Google executives promised an acceleration in the recent efficiency gains seen in its search advertising system on Wednesday, potentially opening an even wider gap as rivals Yahoo and Microsoft struggle to catch up.
The confident prediction, made during the company’s annual analyst day, follows last week’s news of big gains in “monetisation”, or the amount of advertising revenue it generates from each search, in Google’s latest quarter.
“There is still substantial headroom in monetisation,” said Nick Fox, director of product management in the advertising division. “The quality of ads is still quite low” – meaning further improvements in serving up relevant messages could still bring big advances.
In a characteristically expansive presentation on Google’s long-term prospects, executives also turned a particular spotlight on online applications such as Gmail and Google Docs, which have recently been given a more central role in the company’s strategy. “It’s as large as the early internet in terms of its opportunity,” said Eric Schmidt, chief executive officer.
He added that improvements in browser technology and changes in the behaviour of internet users meant many personal computing applications were about to move into “the cloud” – the network of data centres run by Google and others.
In one sign of how much room for improvement still exists in its ad system, Google recently slashed the number of adverts it carries alongside its search results to try to weed out the least relevant messages.
“We’re showing a very low number of ads relative to what we were historically,” said Mr Fox. That had left a large volume of unsold search inventory that Google believed it could make money on as it reached more specialised and local advertisers, he added.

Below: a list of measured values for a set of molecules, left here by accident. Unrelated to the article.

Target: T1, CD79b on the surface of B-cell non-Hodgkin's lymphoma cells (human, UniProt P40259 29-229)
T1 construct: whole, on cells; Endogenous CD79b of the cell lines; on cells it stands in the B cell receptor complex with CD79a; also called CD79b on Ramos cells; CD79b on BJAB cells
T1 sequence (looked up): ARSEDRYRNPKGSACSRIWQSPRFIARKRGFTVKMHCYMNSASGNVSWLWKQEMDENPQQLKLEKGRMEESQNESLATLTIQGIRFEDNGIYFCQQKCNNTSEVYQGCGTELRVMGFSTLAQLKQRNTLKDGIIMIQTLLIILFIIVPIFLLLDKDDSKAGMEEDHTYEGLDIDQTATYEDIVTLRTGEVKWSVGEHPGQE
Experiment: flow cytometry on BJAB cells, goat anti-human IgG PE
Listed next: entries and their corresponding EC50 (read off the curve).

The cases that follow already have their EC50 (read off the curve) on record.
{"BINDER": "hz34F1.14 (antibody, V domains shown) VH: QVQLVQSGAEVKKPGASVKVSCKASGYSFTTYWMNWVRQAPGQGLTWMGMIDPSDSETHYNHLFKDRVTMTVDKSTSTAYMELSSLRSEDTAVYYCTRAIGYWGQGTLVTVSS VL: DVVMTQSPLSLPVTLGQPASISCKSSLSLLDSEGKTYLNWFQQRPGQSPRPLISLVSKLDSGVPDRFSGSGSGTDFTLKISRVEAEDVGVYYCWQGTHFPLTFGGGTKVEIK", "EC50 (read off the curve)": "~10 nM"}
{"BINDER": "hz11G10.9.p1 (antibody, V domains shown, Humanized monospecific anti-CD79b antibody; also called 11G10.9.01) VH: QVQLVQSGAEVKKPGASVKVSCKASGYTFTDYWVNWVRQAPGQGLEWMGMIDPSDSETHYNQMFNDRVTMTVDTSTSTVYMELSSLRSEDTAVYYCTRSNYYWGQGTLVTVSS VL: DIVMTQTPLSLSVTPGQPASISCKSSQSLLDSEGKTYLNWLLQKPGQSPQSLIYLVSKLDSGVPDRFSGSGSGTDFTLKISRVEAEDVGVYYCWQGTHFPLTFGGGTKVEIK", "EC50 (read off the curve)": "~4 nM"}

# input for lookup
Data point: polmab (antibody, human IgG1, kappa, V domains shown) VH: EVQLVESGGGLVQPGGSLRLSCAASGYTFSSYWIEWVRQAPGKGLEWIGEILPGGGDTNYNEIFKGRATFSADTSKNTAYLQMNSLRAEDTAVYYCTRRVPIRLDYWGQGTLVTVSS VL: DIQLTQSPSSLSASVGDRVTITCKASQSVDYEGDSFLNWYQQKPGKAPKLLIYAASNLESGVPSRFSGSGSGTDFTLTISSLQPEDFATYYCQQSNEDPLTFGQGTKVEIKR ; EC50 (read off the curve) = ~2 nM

The search company said it had built a bigger team of specialists in the past year to develop and test potential improvements to its advertising.
Thanks to the resources, Google had been able to make 20 separate improvements to its search advertising system during the third quarter of this year, compared with only “two or three” in the same period a year before, said Mr Fox.
Facebook launches on BlackBerry
Facebook, the social networking service, and Research In Motion, the Canadian manufacturer of the BlackBerry family of smartphones, on Wednesday launched a version of the Facebook service designed specifically for BlackBerry.
The partnership, announced by Mike Lazaridis, RIM’s cochief executive, and Dustin Moskovitz, cofounder of Facebook at the CTIA Wireless IT & Entertainment show in San Francisco, enables BlackBerry users with a Facebook account to access the full range of Facebook features on the handheld devices.
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